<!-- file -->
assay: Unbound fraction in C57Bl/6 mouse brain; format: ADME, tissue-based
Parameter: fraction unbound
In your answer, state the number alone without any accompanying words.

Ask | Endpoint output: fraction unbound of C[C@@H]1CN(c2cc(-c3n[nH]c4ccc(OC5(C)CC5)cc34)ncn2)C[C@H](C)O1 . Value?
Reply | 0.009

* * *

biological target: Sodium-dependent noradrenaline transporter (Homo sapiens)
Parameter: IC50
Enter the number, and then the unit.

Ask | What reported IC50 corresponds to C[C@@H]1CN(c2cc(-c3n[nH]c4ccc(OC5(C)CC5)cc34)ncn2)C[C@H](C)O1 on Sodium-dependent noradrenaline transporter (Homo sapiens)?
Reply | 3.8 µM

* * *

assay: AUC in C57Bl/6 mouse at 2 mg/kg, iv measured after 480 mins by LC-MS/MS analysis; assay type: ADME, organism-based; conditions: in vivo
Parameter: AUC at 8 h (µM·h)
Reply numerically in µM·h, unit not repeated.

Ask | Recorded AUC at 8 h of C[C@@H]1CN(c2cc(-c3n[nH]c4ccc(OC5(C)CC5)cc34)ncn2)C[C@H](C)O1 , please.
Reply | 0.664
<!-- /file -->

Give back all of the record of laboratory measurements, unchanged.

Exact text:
assay: Unbound fraction in C57Bl/6 mouse brain; format: ADME, tissue-based
Parameter: fraction unbound
In your answer, state the number alone without any accompanying words.

Ask | Endpoint output: fraction unbound of C[C@@H]1CN(c2cc(-c3n[nH]c4ccc(OC5(C)CC5)cc34)ncn2)C[C@H](C)O1 . Value?
Reply | 0.009

* * *

biological target: Sodium-dependent noradrenaline transporter (Homo sapiens)
Parameter: IC50
Enter the number, and then the unit.

Ask | What reported IC50 corresponds to C[C@@H]1CN(c2cc(-c3n[nH]c4ccc(OC5(C)CC5)cc34)ncn2)C[C@H](C)O1 on Sodium-dependent noradrenaline transporter (Homo sapiens)?
Reply | 3.8 µM

* * *

assay: AUC in C57Bl/6 mouse at 2 mg/kg, iv measured after 480 mins by LC-MS/MS analysis; assay type: ADME, organism-based; conditions: in vivo
Parameter: AUC at 8 h (µM·h)
Reply numerically in µM·h, unit not repeated.

Ask | Recorded AUC at 8 h of C[C@@H]1CN(c2cc(-c3n[nH]c4ccc(OC5(C)CC5)cc34)ncn2)C[C@H](C)O1 , please.
Reply | 0.664